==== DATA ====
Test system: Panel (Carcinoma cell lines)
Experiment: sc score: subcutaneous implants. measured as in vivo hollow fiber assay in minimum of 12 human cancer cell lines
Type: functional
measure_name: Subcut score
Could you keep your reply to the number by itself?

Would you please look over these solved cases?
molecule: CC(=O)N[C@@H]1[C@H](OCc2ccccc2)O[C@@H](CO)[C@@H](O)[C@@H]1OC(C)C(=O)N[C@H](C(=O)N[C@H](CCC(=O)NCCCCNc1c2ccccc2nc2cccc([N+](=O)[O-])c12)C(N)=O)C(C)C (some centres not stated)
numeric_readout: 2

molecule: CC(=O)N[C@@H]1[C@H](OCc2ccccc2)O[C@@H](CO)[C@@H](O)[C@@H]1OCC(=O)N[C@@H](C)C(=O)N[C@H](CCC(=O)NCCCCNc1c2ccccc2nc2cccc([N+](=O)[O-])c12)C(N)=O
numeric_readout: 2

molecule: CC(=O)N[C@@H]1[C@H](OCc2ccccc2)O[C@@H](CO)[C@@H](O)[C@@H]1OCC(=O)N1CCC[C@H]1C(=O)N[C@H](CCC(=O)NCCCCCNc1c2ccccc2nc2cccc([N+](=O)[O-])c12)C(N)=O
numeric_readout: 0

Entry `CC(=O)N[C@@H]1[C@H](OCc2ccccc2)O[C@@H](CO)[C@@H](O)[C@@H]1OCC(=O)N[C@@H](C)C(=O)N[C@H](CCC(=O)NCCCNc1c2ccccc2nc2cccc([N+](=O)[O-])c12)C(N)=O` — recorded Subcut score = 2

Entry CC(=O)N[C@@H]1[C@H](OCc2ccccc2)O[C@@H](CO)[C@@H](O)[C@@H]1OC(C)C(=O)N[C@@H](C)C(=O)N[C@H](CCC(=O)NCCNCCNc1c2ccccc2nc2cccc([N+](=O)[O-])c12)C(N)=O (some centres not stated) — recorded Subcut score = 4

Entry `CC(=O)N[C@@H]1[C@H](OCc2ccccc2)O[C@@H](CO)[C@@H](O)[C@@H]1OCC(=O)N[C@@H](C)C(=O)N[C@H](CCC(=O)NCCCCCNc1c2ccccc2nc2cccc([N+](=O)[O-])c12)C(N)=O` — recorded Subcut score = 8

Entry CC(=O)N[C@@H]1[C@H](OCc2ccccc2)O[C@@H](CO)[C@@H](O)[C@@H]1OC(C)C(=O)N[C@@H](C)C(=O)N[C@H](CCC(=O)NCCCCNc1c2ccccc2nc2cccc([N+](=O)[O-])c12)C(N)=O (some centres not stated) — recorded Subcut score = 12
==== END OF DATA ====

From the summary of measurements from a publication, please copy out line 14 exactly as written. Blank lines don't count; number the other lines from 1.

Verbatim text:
Entry CC(=O)N[C@@H]1[C@H](OCc2ccccc2)O[C@@H](CO)[C@@H](O)[C@@H]1OC(C)C(=O)N[C@@H](C)C(=O)N[C@H](CCC(=O)NCCNCCNc1c2ccccc2nc2cccc([N+](=O)[O-])c12)C(N)=O (some centres not stated) — recorded Subcut score = 4